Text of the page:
Knockout Noodles: Cafe Bionda
Not long after you sit down to dinner at Cafe Bionda, the kitchen sends out a message. No words are spoken, but the gesture still says a lot. Instead of olive oil or butter, the bread board you receive to kick off your meal includes a steaming hot bowl of tomato sauce, the top dusted with Parmigiano-Reggiano cheese. To me, it's the restaurant's way of saying, Hey, you came for the carbs and red sauce, right? Might as well get at it.
The sauce—thick, bright, and savory at once—was a promising indication of things to come.
Nestled along the borderlands between the South Loop and Chinatown, Cafe Bionda serves a menu of comforting and familiar Italian fare. Butcher paper covers the tabletops in the cozy dining room, which lies adjacent to the dark-wood bar that greets you on your way in. Under the menu heading "Macaroni," you'll find several expected dishes like rigatoni alla vodka, spaghetti and meatballs, and linguine vongola, but also several others that sound more tempting and complex. The pasta dishes are all a little pricey, but the portions are substantial; you're basically buying today's dinner and tomorrow's lunch.
I gravitated first toward the orecchiette sausage ($15), with its promise of spicy Italian sausage, chile, rapini, and garlic. The orecchiette noodles were cooked to thick and fluffy perfection, somewhat single-handedly carrying this dish to a happy place. The remaining elements felt subdued. The sausage, while certainly spiked with herbs and heat, wasn't singing the high notes I had hoped for; there were inklings of fennel, parsley, and the like, but they never quite registered loud and clear. The rapini is incorporated in the form of thinly chopped stalks, making it difficult for its telltale earthy, bitter punch to come through.
The flavors, and especially the textures, took a turn for the better with Bionda's calamari fra diavolo ($18). A bed of springy linguine noodles supported a generous helping of tender, just-right calamari—both rings and little clusters of tentacles. The red pepper-laced white wine sauce was pleasingly subtle, allowing the freshness of the calamari to take center stage.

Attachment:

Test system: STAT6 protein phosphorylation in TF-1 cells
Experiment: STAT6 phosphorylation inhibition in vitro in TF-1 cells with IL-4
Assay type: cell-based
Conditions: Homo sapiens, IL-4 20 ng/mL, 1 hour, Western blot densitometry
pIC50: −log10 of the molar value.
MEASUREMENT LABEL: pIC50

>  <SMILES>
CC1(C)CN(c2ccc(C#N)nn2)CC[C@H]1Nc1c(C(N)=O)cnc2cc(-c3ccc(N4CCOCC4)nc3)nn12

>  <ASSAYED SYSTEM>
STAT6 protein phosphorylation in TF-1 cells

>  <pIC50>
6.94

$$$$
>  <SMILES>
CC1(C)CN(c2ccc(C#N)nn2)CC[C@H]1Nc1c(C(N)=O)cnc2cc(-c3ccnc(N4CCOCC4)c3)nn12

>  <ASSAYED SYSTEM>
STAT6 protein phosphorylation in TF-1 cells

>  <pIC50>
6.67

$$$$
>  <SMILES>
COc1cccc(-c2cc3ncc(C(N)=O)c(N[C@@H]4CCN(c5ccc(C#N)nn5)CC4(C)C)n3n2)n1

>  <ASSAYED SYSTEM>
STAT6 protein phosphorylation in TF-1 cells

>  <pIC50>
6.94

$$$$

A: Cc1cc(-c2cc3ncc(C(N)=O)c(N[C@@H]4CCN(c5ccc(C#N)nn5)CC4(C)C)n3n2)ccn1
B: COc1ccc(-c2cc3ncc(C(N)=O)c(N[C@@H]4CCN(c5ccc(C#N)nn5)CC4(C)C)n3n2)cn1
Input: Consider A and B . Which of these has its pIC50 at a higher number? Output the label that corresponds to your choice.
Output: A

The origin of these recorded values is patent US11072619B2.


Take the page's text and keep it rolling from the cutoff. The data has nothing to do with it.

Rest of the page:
The cavatelli al forno ($18), a special available on Tuesdays, took the prize for heartiest dish and best noodles. As the name suggests, the red-sauce-tossed pasta is oven-baked in its bowl, so the blanket of cheese on top can get all melty. According to the menu, the hand-rolled, finger-length cavatelli noodles are housemade, although my server acknowledged that the "house" in question is typically but not always the restaurant. I gathered from that comment that the cavatelli are not mass market noodles, but occasionally come from a local source when the kitchen isn't making them itself. Whatever their provenance, the cavatelli are great—robust, a touch doughy, and exceedingly comforting.
The topping of mozzarella loses its lusciousness after awhile, as hot cheese turned cold tends to do. For that reason, you want to eat fast. But the cavatelli beg to be savored slowly. File this dilemma under "Good Problems to Have."